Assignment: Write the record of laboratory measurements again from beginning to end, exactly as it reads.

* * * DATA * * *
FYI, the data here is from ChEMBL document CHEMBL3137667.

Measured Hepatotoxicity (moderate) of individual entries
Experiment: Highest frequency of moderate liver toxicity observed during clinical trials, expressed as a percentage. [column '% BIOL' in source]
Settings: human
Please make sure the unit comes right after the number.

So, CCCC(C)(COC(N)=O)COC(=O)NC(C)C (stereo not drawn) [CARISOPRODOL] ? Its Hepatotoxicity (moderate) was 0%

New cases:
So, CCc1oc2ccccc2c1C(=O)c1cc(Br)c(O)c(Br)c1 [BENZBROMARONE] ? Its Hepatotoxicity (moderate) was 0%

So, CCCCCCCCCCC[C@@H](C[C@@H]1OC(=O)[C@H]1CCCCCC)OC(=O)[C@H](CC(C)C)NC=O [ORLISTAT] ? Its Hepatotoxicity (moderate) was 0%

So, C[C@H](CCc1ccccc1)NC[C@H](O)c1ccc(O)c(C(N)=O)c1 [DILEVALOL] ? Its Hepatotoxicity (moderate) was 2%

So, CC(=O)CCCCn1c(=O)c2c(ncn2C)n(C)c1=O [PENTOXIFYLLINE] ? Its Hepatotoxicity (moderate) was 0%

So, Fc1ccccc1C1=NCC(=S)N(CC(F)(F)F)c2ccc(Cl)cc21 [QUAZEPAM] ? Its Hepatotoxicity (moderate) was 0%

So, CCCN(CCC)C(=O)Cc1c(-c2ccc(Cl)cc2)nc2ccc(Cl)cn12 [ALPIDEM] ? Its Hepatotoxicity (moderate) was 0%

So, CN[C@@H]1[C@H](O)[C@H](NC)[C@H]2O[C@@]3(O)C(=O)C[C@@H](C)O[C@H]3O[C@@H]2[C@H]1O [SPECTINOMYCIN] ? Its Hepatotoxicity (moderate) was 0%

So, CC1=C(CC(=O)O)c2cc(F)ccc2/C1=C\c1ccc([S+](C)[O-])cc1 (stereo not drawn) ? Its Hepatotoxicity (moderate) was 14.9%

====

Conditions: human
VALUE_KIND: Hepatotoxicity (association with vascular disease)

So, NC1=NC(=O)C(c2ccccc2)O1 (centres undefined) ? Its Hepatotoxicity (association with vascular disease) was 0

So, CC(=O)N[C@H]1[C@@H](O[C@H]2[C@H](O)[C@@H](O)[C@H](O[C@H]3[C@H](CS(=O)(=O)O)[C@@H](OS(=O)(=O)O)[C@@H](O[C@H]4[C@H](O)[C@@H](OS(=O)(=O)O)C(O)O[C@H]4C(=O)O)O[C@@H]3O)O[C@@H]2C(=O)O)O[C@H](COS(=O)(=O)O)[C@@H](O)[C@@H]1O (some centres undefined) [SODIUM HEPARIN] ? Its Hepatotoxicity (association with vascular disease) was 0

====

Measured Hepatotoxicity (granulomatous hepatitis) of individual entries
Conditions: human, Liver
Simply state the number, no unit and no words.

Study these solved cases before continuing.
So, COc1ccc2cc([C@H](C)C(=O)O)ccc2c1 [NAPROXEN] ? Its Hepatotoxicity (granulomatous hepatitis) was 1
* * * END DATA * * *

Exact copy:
FYI, the data here is from ChEMBL document CHEMBL3137667.

Measured Hepatotoxicity (moderate) of individual entries
Experiment: Highest frequency of moderate liver toxicity observed during clinical trials, expressed as a percentage. [column '% BIOL' in source]
Settings: human
Please make sure the unit comes right after the number.

So, CCCC(C)(COC(N)=O)COC(=O)NC(C)C (stereo not drawn) [CARISOPRODOL] ? Its Hepatotoxicity (moderate) was 0%

New cases:
So, CCc1oc2ccccc2c1C(=O)c1cc(Br)c(O)c(Br)c1 [BENZBROMARONE] ? Its Hepatotoxicity (moderate) was 0%

So, CCCCCCCCCCC[C@@H](C[C@@H]1OC(=O)[C@H]1CCCCCC)OC(=O)[C@H](CC(C)C)NC=O [ORLISTAT] ? Its Hepatotoxicity (moderate) was 0%

So, C[C@H](CCc1ccccc1)NC[C@H](O)c1ccc(O)c(C(N)=O)c1 [DILEVALOL] ? Its Hepatotoxicity (moderate) was 2%

So, CC(=O)CCCCn1c(=O)c2c(ncn2C)n(C)c1=O [PENTOXIFYLLINE] ? Its Hepatotoxicity (moderate) was 0%

So, Fc1ccccc1C1=NCC(=S)N(CC(F)(F)F)c2ccc(Cl)cc21 [QUAZEPAM] ? Its Hepatotoxicity (moderate) was 0%

So, CCCN(CCC)C(=O)Cc1c(-c2ccc(Cl)cc2)nc2ccc(Cl)cn12 [ALPIDEM] ? Its Hepatotoxicity (moderate) was 0%

So, CN[C@@H]1[C@H](O)[C@H](NC)[C@H]2O[C@@]3(O)C(=O)C[C@@H](C)O[C@H]3O[C@@H]2[C@H]1O [SPECTINOMYCIN] ? Its Hepatotoxicity (moderate) was 0%

So, CC1=C(CC(=O)O)c2cc(F)ccc2/C1=C\c1ccc([S+](C)[O-])cc1 (stereo not drawn) ? Its Hepatotoxicity (moderate) was 14.9%

====

Conditions: human
VALUE_KIND: Hepatotoxicity (association with vascular disease)

So, NC1=NC(=O)C(c2ccccc2)O1 (centres undefined) ? Its Hepatotoxicity (association with vascular disease) was 0

So, CC(=O)N[C@H]1[C@@H](O[C@H]2[C@H](O)[C@@H](O)[C@H](O[C@H]3[C@H](CS(=O)(=O)O)[C@@H](OS(=O)(=O)O)[C@@H](O[C@H]4[C@H](O)[C@@H](OS(=O)(=O)O)C(O)O[C@H]4C(=O)O)O[C@@H]3O)O[C@@H]2C(=O)O)O[C@H](COS(=O)(=O)O)[C@@H](O)[C@@H]1O (some centres undefined) [SODIUM HEPARIN] ? Its Hepatotoxicity (association with vascular disease) was 0

====

Measured Hepatotoxicity (granulomatous hepatitis) of individual entries
Conditions: human, Liver
Simply state the number, no unit and no words.

Study these solved cases before continuing.
So, COc1ccc2cc([C@H](C)C(=O)O)ccc2c1 [NAPROXEN] ? Its Hepatotoxicity (granulomatous hepatitis) was 1